It is possible for a brick veneer to be building code compliant but not have the visual look that reflects the skills of an experienced bricklayer. This is referred to as ‘workmanship quality’.
It is important to discuss with your bricklayer the aesthetic look you are hoping to achieve with your brick veneer and if possible, include them in your selection process.
Master Brick & Blocklayers recommends that parties to a brick veneer construction enter into a clear, written contract that sets out the expectations of parties including agreed workmanship quality standards, quality checking responsibilities and an agreement on how disputes will be managed– even if it is not a compulsory requirement under legislation.
Due to the nature of bricks no two bricks are the same and no brick is perfect when examined closeup. ASTMC90 has been adopted as the industry standard for viewing brickwork – it states that ‘for exposed wall construction chips and imperfections shall not be evident when viewed from a distance of not less than 6.1m in diffused light’.
During the manufacturing process hairline cracks can appear in a small number of clay bricks. This occurs during the drying process when excess moisture is removed from the clay prior to it entering the kiln. Bricks with these cracks conform to AS/NZS4455 and do not compromise the structural integrity or weather tightness of the brick.
From an aesthetic standpoint, the relevant American Standard Test Method (ASTM) has been adopted. ASTM C216-04 specifies that bricks must contain less than 5% visible cracking when viewed from a distance of 6.1 metres.
Bricks may be transported several times before arriving onsite and occasionally chipping can occur. Chips are more noticeable on bricks that have a surface colour different from the body of the brick. A workmanship quality standard is achieved if imperfections, including chips, are not visible when viewed from a distance of not less than 6.1m under diffused light as per ASTM C90.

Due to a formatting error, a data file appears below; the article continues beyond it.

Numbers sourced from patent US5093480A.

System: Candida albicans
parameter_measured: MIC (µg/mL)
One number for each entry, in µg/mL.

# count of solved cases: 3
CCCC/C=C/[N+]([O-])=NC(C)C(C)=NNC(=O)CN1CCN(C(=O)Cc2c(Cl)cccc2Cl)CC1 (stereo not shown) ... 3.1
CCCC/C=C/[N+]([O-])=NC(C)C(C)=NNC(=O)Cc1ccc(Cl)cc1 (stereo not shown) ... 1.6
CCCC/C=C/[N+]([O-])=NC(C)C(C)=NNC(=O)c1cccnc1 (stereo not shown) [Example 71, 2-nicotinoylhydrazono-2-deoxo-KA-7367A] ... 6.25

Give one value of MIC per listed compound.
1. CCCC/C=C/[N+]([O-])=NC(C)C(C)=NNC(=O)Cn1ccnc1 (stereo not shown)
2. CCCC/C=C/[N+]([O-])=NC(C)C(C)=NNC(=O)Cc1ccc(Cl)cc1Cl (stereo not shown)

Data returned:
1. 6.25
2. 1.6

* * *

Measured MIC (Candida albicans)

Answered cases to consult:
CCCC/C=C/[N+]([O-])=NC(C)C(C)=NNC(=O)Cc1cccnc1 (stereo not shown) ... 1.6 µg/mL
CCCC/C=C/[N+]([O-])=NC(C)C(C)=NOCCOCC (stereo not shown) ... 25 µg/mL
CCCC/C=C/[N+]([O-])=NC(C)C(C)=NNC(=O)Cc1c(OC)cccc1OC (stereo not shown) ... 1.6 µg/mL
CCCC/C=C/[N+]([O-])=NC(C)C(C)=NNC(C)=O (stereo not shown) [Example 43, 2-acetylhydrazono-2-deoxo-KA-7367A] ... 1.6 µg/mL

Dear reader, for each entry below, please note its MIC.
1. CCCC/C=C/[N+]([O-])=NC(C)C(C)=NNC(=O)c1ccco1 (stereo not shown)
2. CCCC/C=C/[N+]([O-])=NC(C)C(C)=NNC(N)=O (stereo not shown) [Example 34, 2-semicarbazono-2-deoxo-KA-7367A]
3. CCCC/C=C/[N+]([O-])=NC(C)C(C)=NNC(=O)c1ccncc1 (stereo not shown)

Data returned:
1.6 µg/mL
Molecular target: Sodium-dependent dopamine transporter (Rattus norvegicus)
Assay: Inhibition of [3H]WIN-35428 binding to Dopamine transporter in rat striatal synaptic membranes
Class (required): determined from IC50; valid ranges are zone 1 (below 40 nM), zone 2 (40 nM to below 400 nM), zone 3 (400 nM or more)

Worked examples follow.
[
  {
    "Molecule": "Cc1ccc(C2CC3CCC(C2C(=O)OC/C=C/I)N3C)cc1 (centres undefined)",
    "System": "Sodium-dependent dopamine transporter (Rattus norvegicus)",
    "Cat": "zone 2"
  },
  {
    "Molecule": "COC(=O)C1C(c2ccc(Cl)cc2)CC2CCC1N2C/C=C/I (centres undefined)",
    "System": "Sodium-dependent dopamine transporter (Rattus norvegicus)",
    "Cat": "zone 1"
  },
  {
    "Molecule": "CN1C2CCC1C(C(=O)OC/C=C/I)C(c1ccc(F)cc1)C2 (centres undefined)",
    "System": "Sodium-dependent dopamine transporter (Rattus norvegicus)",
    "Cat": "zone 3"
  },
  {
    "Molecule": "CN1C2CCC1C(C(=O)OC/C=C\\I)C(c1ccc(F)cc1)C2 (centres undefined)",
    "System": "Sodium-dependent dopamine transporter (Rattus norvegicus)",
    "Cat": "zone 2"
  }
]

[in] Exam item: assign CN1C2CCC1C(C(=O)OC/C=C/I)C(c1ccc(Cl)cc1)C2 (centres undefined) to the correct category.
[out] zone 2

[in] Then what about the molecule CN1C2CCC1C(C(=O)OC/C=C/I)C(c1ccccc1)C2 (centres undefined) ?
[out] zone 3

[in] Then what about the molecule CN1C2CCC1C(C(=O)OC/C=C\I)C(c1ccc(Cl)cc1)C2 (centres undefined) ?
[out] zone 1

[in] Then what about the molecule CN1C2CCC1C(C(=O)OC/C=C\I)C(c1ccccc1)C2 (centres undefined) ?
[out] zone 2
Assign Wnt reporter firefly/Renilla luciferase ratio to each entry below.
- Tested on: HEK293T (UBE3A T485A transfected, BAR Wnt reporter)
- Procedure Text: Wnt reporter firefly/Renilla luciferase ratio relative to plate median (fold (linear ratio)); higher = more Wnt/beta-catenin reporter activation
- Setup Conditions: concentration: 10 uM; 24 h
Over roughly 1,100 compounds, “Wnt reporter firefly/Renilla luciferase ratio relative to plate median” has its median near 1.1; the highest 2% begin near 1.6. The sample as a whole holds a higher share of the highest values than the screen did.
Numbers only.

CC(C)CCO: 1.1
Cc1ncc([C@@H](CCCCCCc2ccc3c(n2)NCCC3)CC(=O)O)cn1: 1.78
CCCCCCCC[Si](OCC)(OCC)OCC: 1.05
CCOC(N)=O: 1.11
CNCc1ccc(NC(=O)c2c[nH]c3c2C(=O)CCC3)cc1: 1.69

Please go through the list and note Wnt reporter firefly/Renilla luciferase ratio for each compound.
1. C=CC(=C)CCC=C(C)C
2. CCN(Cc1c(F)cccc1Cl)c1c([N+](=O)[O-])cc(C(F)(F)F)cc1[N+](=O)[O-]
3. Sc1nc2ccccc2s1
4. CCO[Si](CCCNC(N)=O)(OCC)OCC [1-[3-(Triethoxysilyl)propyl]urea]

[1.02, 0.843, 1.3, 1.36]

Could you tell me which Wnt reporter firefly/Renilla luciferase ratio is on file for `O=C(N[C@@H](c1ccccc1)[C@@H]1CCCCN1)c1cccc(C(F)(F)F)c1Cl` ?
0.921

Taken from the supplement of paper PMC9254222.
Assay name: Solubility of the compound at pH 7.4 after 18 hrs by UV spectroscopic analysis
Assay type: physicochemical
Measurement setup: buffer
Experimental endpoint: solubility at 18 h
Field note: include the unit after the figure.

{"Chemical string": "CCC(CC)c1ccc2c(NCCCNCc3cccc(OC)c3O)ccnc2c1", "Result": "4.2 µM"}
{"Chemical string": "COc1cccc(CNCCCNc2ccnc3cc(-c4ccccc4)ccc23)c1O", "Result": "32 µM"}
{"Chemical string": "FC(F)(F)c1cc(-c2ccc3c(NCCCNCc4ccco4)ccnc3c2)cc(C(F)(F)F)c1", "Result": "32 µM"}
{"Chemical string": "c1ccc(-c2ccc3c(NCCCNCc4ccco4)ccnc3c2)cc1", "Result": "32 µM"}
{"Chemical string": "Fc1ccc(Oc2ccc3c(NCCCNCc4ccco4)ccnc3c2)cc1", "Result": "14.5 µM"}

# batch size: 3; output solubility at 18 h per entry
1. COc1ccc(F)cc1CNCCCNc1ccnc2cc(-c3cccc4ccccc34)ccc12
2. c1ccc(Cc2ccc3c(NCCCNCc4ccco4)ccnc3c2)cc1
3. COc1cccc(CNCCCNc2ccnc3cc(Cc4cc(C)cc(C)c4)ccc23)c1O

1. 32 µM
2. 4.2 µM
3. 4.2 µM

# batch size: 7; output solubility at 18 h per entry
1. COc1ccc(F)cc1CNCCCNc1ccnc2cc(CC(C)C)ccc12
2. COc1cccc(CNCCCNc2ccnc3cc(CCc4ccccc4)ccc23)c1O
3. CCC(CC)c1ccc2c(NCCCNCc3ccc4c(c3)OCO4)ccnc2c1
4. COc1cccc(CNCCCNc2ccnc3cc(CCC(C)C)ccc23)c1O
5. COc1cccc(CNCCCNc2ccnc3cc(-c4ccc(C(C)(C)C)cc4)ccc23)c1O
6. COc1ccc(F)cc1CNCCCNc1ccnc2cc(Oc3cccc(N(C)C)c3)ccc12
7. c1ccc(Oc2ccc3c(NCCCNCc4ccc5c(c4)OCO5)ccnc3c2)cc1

New Zealand does not have a standard to assist a Bricklayer to evaluate the level of chipping acceptable in a brick prior to laying however ASTM C216-15 has been adopted by Master Brick and Blocklayers.
It is good practice for Bricklayers to set aside bricks that do not meet this standard and to assess whether to discard it or use it for cuts.
AS/NZS4455 Masonry units and segmental pavers’ calls for bricks to be classified into dimensional categories based on their deviation from their work size, or the size specified in manufacture.
To test if bricks meet the standard, 20 bricks should be placed in a row and the total length should be measured. This can be done with height, width and length. Tolerances for these are:
During transportation brick may rub together on the pallet. This can sometimes cause light rubbing on the face of the bricks. Excessively rubbed bricks should be discarded or used for cuts.
Clay and concrete bricks are both subject to some variation in colour between batches. This is part of the inherent beauty of brick.
Unusual discolouration patterns can be limited by blending the bricks. Should there be any concern regarding significant colour variation laying should cease and the manufacturer contacted.